Air travel is a growing source of the greenhouse gas emissions that cause climate change. Flying from Seattle to Paris and back, for example, generates more CO2 than the average person does in a year in many countries.
Given the importance of aviation to our economy, it’s with some urgency that the aviation industry and governments around the world are looking to reduce the environmental impact of air travel.
Washington State University is playing a leading role in that transformation.
WSU researchers in eight programs among three colleges on two campuses are exploring energy sources, testing, supply-chain logistics and policy in the quest for sustainable air transportation. The university is a co‑leader with the Massachusetts Institute of Technology of ASCENT, a consortium of research universities, government agencies, national laboratories, and private entities convened by the Federal Aviation Administration nearly a decade ago.
“We really are a national and international leader in this activity.”Michael Wolcott
WSU Regents Professor &
Associate Vice President of Research
Most recently, WSU Regents Professor and Associate Vice President of Research Michael Wolcott helped author the nation’s roadmap for sustainable aviation fuel — the only academic invited to take on that role.
“We really are a national and international leader in this activity,” Wolcott said of WSU.
Sustainable aviation fuels (SAF) key to meeting 2050 goal
As anyone who has been in a crowded airport this summer can attest, the demand for air travel has nearly rebounded from the COVID slump and it’s expected to keep growing.
Meanwhile, America’s aviation industry has committed to a 50% reduction in life cycle greenhouse gas emissions by 2030 and “net zero” by 2050 to help the United States meet climate goals.
Researchers, including those at WSU, are looking at how electricity and liquid hydrogen might be employed to reduce the carbon footprint of air travel. But right now those technologies aren’t suitable for the long-haul routes that produce the most carbon — and 2050 is looming.
That’s why the industry is looking to blend an increasing portion of sustainable fuels made from plants or waste streams with conventional jet fuel.
The Sustainable Aviation Fuel Grand Challenge Roadmap that Wolcott co‑authored calls for annual production of 3 billion gallons of sustainable aviation fuel by 2030 and 35 billion gallons by 2050 to meet the goals of reducing life cycle greenhouse gas emissions. Current production in the U.S. is about 5 million gallons of SAF.
More than 50 airlines are already using some portion of sustainable fuel in their fleets, but the challenges in dramatically ramping up SAF production to meet those goals are legion. They include identifying new source materials; ensuring biofuel crops don’t replace food production or threaten water supplies or forests; refining the materials; and transporting fuel to airports without canceling out its carbon reduction — all part of the life cycle carbon calculus.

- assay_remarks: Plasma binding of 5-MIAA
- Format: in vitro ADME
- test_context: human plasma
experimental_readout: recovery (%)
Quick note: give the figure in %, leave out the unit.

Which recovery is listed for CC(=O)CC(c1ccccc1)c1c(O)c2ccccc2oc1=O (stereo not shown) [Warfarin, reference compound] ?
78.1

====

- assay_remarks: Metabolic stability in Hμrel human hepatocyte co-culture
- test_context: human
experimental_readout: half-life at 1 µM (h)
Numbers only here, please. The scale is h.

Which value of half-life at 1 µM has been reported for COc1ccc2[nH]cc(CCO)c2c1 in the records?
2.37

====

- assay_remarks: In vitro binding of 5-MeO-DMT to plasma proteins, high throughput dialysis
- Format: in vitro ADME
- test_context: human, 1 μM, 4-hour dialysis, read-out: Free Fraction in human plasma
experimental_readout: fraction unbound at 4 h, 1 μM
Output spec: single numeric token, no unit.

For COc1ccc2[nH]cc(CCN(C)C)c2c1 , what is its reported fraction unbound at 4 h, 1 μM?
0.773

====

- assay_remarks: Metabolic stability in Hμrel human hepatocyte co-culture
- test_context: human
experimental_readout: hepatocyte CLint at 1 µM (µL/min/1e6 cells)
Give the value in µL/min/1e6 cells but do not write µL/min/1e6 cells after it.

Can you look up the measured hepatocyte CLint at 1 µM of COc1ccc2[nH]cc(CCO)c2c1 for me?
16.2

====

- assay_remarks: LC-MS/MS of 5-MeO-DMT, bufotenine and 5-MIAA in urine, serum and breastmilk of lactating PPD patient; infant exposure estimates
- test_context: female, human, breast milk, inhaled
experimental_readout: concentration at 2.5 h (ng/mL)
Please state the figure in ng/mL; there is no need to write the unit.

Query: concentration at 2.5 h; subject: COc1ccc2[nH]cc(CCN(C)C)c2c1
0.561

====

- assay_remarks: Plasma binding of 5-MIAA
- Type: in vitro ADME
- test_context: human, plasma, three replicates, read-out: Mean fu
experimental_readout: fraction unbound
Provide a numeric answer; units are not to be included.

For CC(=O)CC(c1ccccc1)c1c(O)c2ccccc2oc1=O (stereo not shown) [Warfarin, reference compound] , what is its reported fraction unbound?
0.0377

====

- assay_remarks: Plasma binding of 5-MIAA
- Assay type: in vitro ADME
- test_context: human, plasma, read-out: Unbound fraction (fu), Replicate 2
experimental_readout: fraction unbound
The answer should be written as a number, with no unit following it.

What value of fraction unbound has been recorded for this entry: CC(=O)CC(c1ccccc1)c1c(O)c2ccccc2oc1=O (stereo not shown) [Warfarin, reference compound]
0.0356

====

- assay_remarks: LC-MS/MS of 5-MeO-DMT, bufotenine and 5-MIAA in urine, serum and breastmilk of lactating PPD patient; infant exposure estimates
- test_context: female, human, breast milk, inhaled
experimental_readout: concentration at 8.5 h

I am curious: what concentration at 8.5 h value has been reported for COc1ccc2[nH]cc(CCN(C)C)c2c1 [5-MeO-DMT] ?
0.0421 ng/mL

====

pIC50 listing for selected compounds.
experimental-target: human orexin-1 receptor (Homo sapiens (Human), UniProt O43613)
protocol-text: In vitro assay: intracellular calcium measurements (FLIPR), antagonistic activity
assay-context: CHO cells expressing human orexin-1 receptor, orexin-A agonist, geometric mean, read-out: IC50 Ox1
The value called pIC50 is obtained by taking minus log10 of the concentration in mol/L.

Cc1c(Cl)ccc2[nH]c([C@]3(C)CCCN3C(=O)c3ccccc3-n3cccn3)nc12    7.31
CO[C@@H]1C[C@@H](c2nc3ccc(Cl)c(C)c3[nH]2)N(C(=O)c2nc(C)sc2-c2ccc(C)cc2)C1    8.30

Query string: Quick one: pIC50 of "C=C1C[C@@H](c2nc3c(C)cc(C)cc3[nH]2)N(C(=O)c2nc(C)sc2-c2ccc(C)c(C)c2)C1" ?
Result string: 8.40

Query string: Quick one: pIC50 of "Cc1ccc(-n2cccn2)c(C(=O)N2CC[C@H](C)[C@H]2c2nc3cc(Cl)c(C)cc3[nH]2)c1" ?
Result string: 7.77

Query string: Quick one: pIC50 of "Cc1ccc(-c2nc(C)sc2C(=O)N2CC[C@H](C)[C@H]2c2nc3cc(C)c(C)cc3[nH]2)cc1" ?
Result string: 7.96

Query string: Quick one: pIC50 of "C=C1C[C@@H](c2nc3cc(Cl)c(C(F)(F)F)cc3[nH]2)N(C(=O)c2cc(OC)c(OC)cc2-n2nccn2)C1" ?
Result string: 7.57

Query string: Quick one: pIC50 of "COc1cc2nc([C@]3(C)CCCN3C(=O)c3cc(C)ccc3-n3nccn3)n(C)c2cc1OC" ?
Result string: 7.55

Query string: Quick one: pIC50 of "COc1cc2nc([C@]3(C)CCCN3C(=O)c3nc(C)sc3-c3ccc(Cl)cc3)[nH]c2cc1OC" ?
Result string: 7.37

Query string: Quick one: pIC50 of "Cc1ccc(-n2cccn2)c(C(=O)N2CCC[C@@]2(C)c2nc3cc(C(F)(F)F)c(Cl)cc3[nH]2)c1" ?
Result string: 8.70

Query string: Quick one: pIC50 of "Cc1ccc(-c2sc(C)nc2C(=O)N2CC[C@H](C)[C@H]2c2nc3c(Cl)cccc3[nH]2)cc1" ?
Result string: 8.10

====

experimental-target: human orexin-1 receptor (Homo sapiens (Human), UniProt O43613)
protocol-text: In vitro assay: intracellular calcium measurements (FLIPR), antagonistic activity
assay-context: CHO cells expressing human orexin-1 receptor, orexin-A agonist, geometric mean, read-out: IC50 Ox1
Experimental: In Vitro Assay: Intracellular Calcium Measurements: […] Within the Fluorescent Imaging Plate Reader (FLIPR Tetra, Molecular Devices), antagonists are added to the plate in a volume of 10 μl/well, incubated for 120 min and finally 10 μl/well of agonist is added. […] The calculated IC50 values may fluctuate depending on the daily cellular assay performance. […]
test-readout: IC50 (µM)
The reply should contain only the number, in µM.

WSU ‘in amazing position’ with range of research
WSU researchers are working on all these issues, as well as identifying supply-chain and infrastructure costs and logistics, and testing potential fuels to ensure they meet the extraordinarily tight characteristics for aviation.
“This full vertical integration of capabilities at WSU is unique,” said Joshua Heyne, associate professor and director of the Bioproducts Science and Engineering Laboratory at WSU Tri‑Cities. “We have people who are leading in every one of these bottlenecks for SAF.”
Inconsistent federal policy has been a challenge. Yet WSU led state and regional work groups to keep up the industry’s momentum when federal attention lagged.
An important partner in this work has been Pacific Northwest National Laboratory in Richland, which collaborates with WSU on the Bioproducts, Sciences and Engineering Laboratory and the Bioproducts Institute. Jonathan Male, co‑director of the Bioproducts Institute with Heyne, said bringing all relevant agencies together to address the aviation carbon challenge has been key, and Wolcott, in particular, “has been doing a phenomenal job helping the FAA for the longest time.”
The sustainable aviation fuel industry holds promise for creating good jobs in rural areas, aligning with WSU’s mission of service to the state. Eventually, the work of WSU and others involved in the sustainable fuels field could make the United States an exporter of SAF technology and fuels.
As that work is going on, WSU researchers are already looking beyond SAF to other potential power sources such as liquid hydrogen and e‑fuels. “WSU is in a really amazing position right now,” said Jacob Leachman, associate professor in the School of Mechanical and Materials Engineering and hydrogen fuel researcher. “We’re not only leading the FAA’s center for sustainable aviation fuels, we’re leading the emerging aviation fuels for the next several decades.”